The heads of the latter family at that time were Sa'd b. Mu'adh and Usayd b. Hudayr. One day it happened that Mus'ab was sitting together with As'ad in this house of the Banu Zafar, engaged in instructing some new converts, when Sa'd b. Mu'adh, having come to know of their whereabouts, said to Usayd b. Hudayr: " Drive out these fellows who have come into our houses to make fools of the weaklings among us; I would spare thee the trouble did not the tie of kinship between me and As'ad prevent my doing him any harm " (for he himself was the cousin of As'ad). Hereupon Usayd took his spear and, bursting in upon As'ad and Mus'ab, "What are you doing?" he cried, "leading weak-minded folk astray? If you value your lives, begone hence." "Sit down and listen," Mus'ab answered quietly, "if thou art pleased with what thou hearest, accept it; if not, then leave it.” Usayd stuck his spear in the ground and sat down to listen, while Mus'ab expounded to him the fundamental doctrines of Islam and read several passages of the Qur'an. After a time Usayd, enraptured, cried, "What must I do to enter this religion?" "Purify thyself with water," answered Mus'ab, "and confess that there is no god but God and that Muhammad is the apostle of God." Usayd at once complied and repeated the profession of faith, adding, "After me you have still another man to convince" (referring to Sa'd b. Mu'adh). "If he is persuaded, his example will bring after him all his people. I will send him to you forthwith."
With these words he left them, and soon after came Sa'd b. Mu'adh himself, hot with anger against As'ad for the patronage he had extended to the missionaries of Islam. Mus'ab begged him not to condemn the new faith unheard, so Sa'd agreed to listen and soon the words of Mus'ab touched him and brought conviction to his heart, and he embraced the faith and became a Muslim. He went back to his people burning with zeal and said to them, "Sons of 'Abd al-Ashhal, say, what am I to you?" "Thou art our lord," they answered, "thou art the wisest and most illustrious among us." "Then I swear," Replied Sa'd, "nevermore to speak to any of you until you believe in God and Muhammad, His apostle." And from that day, all the descendants of 'Abd al-Ashhal embraced Islam.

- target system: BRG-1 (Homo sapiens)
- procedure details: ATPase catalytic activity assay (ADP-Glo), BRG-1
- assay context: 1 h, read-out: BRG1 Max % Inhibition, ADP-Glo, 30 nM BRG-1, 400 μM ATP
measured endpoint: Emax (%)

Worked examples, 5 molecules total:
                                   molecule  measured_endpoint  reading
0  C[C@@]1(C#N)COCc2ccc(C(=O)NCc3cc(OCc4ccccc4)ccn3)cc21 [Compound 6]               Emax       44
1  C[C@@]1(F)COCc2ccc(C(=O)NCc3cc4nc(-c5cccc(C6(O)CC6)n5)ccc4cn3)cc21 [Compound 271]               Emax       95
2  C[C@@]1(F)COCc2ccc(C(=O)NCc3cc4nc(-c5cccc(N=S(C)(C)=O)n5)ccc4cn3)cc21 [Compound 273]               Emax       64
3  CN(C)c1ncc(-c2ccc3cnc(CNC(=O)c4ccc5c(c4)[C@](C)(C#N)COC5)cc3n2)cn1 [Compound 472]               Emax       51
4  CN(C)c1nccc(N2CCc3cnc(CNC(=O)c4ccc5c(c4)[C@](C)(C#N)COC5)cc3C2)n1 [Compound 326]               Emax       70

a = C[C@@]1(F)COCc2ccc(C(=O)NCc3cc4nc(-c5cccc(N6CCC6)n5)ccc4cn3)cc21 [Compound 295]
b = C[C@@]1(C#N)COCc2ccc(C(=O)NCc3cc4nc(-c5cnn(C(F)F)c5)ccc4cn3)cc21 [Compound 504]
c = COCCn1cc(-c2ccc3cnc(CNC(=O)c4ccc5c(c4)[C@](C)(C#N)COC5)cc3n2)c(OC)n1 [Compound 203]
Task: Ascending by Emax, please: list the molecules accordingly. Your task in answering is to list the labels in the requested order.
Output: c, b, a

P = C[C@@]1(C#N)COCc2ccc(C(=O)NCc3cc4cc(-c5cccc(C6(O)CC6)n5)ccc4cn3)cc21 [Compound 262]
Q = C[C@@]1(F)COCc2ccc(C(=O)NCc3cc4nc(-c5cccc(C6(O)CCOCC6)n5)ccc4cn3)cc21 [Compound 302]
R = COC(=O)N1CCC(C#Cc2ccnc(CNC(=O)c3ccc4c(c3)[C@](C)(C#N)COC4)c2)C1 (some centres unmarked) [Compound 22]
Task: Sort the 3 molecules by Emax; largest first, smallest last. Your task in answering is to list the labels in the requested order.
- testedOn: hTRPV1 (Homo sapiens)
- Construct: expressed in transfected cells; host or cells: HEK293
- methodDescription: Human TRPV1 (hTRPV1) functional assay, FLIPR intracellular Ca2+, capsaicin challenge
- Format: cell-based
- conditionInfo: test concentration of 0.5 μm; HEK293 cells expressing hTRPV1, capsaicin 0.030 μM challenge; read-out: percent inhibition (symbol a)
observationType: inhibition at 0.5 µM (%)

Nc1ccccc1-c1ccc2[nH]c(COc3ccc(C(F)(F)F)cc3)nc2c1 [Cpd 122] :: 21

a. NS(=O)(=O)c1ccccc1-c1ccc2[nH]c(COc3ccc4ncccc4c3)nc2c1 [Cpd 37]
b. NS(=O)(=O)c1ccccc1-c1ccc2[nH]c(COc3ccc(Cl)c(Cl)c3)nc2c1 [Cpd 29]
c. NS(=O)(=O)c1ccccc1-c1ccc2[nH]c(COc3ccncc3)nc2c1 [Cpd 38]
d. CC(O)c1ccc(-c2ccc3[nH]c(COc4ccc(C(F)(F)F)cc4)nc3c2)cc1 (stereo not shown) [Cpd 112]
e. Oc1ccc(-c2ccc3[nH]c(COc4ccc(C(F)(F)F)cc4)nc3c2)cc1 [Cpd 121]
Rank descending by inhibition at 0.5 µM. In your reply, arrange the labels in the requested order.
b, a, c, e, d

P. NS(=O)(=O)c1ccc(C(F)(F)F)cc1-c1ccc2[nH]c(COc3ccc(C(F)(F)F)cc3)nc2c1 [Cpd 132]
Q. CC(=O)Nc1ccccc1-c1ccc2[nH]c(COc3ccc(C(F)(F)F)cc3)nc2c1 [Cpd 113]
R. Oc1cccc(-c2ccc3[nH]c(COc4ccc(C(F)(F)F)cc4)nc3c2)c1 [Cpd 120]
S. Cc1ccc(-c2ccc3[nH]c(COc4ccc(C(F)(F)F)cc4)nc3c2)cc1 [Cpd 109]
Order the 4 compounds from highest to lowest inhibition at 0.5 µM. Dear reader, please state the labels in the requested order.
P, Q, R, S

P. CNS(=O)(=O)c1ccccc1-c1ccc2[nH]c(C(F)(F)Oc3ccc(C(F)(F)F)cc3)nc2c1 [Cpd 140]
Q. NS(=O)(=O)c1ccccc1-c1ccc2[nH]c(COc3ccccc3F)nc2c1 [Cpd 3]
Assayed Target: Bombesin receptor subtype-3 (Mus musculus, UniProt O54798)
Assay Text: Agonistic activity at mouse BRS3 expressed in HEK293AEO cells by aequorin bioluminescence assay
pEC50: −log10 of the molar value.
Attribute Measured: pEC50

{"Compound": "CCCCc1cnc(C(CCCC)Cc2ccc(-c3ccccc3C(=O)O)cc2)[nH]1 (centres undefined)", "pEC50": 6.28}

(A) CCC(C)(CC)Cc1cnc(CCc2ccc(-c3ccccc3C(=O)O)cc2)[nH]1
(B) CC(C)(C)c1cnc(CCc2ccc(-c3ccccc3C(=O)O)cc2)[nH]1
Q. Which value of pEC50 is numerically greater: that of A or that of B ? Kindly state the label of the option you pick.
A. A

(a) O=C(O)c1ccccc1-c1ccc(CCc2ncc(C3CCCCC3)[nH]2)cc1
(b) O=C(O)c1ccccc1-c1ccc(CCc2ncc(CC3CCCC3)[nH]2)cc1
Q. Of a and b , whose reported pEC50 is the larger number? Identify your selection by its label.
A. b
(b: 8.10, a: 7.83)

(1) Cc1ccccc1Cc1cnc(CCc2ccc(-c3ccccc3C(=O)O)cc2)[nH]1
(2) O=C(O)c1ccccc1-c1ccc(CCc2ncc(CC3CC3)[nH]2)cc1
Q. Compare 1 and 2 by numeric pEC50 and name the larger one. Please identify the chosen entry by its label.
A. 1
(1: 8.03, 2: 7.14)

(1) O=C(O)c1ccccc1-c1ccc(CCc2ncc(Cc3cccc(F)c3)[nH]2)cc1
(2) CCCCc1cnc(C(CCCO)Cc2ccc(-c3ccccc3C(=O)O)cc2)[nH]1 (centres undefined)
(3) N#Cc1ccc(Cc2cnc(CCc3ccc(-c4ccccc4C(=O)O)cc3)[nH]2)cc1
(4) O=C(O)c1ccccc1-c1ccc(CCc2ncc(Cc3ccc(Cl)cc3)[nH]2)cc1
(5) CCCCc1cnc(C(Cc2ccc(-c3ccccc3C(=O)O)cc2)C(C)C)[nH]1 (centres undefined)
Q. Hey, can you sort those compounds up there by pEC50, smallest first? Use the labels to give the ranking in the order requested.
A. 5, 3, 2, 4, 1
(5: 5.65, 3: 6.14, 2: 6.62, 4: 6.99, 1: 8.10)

With such zeal and earnestness was the preaching of the faith pushed forward that within a year there was not a family among the Arabs of Medina that had not given some of its members to swell the number of the faithful, with the exception of one branch of the Banu Aws, which held aloof under the influence of Abu Qays b. al-Aslat, the poet.
The following year, when the time of the annual pilgrimage again came round, a band of converts, amounting to seventy-three in number, accompanied their heathen fellow-countrymen from Yathrib to Mecca. They were commissioned to invite Muhammad (Peace be upon him) to take refuge in Yathrib from the fury of his enemies, and had come to swear allegiance to him as their prophet and their leader. All the early converts who had before met the Prophet (Peace be upon him) on the two preceding pilgrimages, returned to Mecca on this important occasion, and Mus'ab their teacher accompanied them. Immediately on his arrival he hurried to the prophet, and told him of the success that had attended his mission. It is said that his mother, hearing of his arrival, sent a message to him, saying: "Ah, disobedient son, wilt thou enter a city in which thy mother dwelleth, and not first visit her!" "Nay, verily," he replied, "I will never visit the house of any one before the Prophet of God." So, after he had greeted and conferred with Muhammad (Peace be upon him), he went to his mother, who thus accosted him: "Then I see thou art still a renegade." He answered, "I follow the prophet of the Lord and the true faith of Islam," " Art thou then well satisfied with the miserable way thou hast fared in the land of Abyssinia and now again at Yathrib? "Now he perceived that she was meditating his imprisonment, and exclaimed, "What! wilt thou force a man from his religion? If ye seek to confine me, I will assuredly slay the first person that layeth hands upon me." His mother said, "Then depart front my presence," and she began to weep. Mus'ab was moved, and said, "Oh, my mother! I give thee loving counsel. Testify that there is no God but the Lord and that Muhammad is His servant and Messenger." But she replied, "By the sparkling stars! I will never make a fool of myself by entering into thy religion. I wash my hands of thee and thy concerns, and cleave steadfastly unto mine own faith."